Eating As You Age: Nutrition Tips for Seniors

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As we age, it's important to stick to a healthy diet. Learn how to eat right as you get older.

If you are 65 or older, you are part of the fastest-growing segment of the U.S. population. And proper nutrition should be one of your main concerns. A healthy diet will help you stay healthy. And good health is your ticket for an active and independent lifestyle in your later years.

The benefits of a healthy diet go way beyond keeping weight under control. Good nutrition can:

  • Help prevent or manage chronic disease, such as diabetes, high blood pressure, and heart disease
  • Give you energy for everyday activities
  • Keep bones and muscles strong so you can stay active
  • Help keep you from catching colds, flu, and other illnesses
  • Help you recover more quickly from illness, injury, or surgery
  • Help your bowels stay regular

Maximizing your nutrition with the right food
Although caloric needs decrease with age, your need for most nutrients stays the same or, in some cases, increases. At the same time, many seniors have less of an appetite. So older adults need to focus on quality rather than quantity when it comes to food.

  • Select high-fiber foods. High-fiber foods can help keep you regular, control weight, and lower your risk for chronic diseases, such as heart disease and type 2 diabetes. Fiber also helps with constipation, which affects up to 1 in 5 people over the age of 65. Whole-grain breads and cereals, beans, vegetables, and fruits are all examples of good sources of fiber.
  • Eat your vegetables and fruits. In addition to providing fiber, fruits and vegetables are rich sources of many vitamins, minerals, and natural antioxidants. These nutrients can strengthen your immune system and help ward off disease. Eat them - raw or cooked - with lunch and dinner and for snacks.
  • Choose lean protein. Lean beef, turkey breast, fish, and chicken with the skin removed are good choices to lower the amount of fat, calories, and cholesterol in your meals. Beans and peas provide protein as well as nutritious fiber and iron.
  • Eat healthy fats. Healthy fats provide essential fatty acids and help you absorb fat-soluble vitamins. Eat less butter and fewer high-fat dairy foods, fatty meats and fried foods. Replace them with olive or canola oils, nuts and seeds, natural peanut butter, trans-fat-free margarine, avocados, and fatty fish, such as salmon.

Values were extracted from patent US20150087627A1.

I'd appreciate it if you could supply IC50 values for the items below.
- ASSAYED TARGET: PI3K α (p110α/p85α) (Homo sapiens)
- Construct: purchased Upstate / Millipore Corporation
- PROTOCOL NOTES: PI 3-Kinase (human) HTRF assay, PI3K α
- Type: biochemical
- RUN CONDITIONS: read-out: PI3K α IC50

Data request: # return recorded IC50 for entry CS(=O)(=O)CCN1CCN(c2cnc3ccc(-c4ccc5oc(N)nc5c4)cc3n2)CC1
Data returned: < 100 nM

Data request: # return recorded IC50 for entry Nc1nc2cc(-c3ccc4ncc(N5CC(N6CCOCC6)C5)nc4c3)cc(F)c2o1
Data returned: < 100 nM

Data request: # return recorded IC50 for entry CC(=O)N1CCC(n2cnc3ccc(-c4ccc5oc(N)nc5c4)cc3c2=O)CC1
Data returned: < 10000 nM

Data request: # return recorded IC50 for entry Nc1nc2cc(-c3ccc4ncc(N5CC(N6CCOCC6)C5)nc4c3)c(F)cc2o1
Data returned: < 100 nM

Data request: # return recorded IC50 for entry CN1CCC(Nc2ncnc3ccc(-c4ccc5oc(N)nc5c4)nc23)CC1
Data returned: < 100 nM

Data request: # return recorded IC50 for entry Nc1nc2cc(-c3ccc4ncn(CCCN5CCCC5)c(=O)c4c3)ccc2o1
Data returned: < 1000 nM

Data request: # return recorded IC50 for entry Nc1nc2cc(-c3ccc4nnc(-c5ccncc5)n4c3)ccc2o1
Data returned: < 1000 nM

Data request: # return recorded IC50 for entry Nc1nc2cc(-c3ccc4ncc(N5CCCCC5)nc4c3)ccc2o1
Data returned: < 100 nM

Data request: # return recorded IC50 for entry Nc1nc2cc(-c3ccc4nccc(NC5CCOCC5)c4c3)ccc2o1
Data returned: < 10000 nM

• Eat calcium-rich foods. Low-fat or fat-free dairy products are high in calcium and help keep your bones strong as you age. They are also supplemented with vitamin D, critical for calcium absorption. If you have trouble digesting or do not like dairy products, try reduced-lactose milk products. Also try greens, soy-based beverages, tofu, or calcium-fortified orange juice.
  • Choose foods fortified with vitamin B12. Many adults over the age of 50 have difficulty absorbing adequate amounts of this vitamin. Therefore, they should get this nutrient through lean meats, eggs, or fortified foods, such as breakfast cereals. Vitamin B12 supplements are sometimes warranted. Talk with your health care provider to ensure that you are consuming enough vitamin B12.
  • Drink plenty of fluids. It's common to feel less thirsty as you get older, but your body still needs the same amount of water. As a result, many seniors are at risk for dehydration and constipation. Aim for six to eight cups of fluid, unless your doctor tells you to drink less because of heart or kidney problems. Along with water, a glass of juice, low-fat milk, or decaf coffee or tea can count toward your fluid intake.
  • Snack smart. Limit high-fat and high-sugar snacks like cake, candy, chips, and soda. If you are not up for three full meals, plan for several healthy mini-meals throughout the day. A piece of fruit and a handful of nuts, natural peanut butter on whole-wheat toast, turkey on a mini wheat pita, a small bowl of bean or vegetable soup, or a hard-boiled egg and some raw veggies are good examples.
  • Go easy on the salt. To ward off high blood pressure, keep salt intake to a minimum. A healthy diet that includes nuts, low-fat dairy, plenty of fruits and veggies, and a few servings of whole grains per day will also help keep blood pressure in check.

Food is one of life's pleasures. But it is also an important aspect of staying healthy buy levitra online as you age.

 

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